The treatment of alcohol abuse most often involves adherence to a 12-step recovery plan. The initial objective is abstinence, followed by education,detoxification, and peer support group treatment. The hallmark of the 12-step program is that alcoholism is a disease which cannot be cured merely by willpower, and that individuals, in fact, are powerless over their drinking. This is the first of 12 steps. While in the recovery program with Alcoholics Anonymous (AA), individuals attend a number of meetings where they are surrounded by other people who abuse alcohol, and they are charged with obtaining a sponsor who has a significant degree of sobriety and whom the individuals feel will have a compatible personality. The goals of alcohol treatment are:
1. Stabilize the acute medical condition, including withdrawal.
2. Increase motivation for recovery.
3. Initiate treatment for chronic medical and psychiatric conditions, especially in those individuals who may have a dual diagnosis.
4. Assist the patient in locating suitable housing. This very often requires transfer to a so-called halfway house as a transitional move before going home.
5. Enlist social support for recovery such as introducing the patient to 12-step programs and AA, and getting the family involved in support groups for families of alcohol abusers.
6. Teach the patient coping skills to use instead of drinking, and work on changing old habits, such as drinking with friends and going to places where alcohol use was formerly a major order of business.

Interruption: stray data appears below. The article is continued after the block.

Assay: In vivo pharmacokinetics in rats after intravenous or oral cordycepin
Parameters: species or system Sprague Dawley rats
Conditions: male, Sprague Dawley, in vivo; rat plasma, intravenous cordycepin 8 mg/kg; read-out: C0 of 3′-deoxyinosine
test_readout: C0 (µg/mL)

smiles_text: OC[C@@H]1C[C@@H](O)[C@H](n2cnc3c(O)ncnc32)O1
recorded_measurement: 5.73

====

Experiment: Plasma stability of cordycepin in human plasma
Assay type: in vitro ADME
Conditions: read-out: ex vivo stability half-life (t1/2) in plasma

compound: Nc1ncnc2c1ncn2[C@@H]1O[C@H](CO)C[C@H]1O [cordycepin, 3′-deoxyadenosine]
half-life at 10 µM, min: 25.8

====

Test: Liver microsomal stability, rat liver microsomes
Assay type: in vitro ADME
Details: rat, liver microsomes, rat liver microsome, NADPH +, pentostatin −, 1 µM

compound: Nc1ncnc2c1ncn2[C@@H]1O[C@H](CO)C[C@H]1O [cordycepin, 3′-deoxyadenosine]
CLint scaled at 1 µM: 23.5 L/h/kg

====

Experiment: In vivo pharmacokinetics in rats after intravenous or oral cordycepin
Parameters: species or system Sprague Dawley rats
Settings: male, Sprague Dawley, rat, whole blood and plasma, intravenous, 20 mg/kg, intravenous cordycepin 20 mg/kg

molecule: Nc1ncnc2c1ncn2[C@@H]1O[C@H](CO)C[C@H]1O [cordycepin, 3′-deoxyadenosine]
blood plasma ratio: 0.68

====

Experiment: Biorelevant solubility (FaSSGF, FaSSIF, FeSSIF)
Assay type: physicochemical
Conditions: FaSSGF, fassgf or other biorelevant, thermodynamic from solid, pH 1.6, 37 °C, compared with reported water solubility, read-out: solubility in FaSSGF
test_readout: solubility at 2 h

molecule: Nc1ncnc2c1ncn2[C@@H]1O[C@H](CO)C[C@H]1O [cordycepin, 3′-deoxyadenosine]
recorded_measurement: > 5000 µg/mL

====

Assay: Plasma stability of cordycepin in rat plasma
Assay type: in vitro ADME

7. Improve occupational function.
8. Promote maintenance of recovery through ongoing participation in AA, gradually involving more leadership roles. These are the goals of alcohol treatment. It should be pointed out, however, that there is a very high rate of relapse for alcoholics. It is very important that alcoholics who relapse not get totally down on themselves. They must accept that relapse is part of the disease and work toward maintaining an abstinence state again. For depressed individuals alcohol is an additional depressant which will make an existing sadness much more intense. Alcohol should not be used as a treatment for depression. There are several medications that are used during alcoholism treatment. The benzodiazepines, clonidine, and vitamins are used during the immediate withdrawal phase of alcohol abuse. Occasionally, long-term drugs are used, such as naltrexone and disulfiram (Antabuse). Naltrexone significantly decreases the craving for alcohol after someone is detoxified, whereas Antabuse interacts with any alcohol that the individual may have taken to produce serious physical symptoms, including chest discomfort and shortness of breath. In this way, Antabuse serves as a deterrent to drinking. Antabuse can also be used in particularly vulnerable times, such as anniversaries of deaths, during premenstrual syndrome (PMS), or at the anniversary date of sobriety when chances for relapse are high.

The DOs
Avoid medication during drinking binges, and of course, never drink and drive. It is also important to find other friends and become part of a community.

The DON’Ts
Don’t drink. Do not see those friends who drink. Alcohol abusers should also not have any alcohol in the house. Anyone who cares for the abuser will understand that.

When to Call Your Doctor
Call your doctor if you are having any significant medical consequences of alcohol abuse, including nausea, persistent vomiting, constant diarrhea, heartburn or tightness in your chest, blood in the stools, especially dark red blood, and vomiting blood. These are all life-threatening conditions that should be reported to your physician. In addition, because alcohol is a depressant, suicidal thoughts and suicidal behavior are very common among alcohol abusers, so you should discuss with your doctor any suicidal thoughts you may be having. Most important, do not lie to your doctor when he asks about alcohol abuse and if he does not bring it up, you should.

National Association of Children of Alcoholics
Information about AA:
Listings for your local AA chapters can be found at: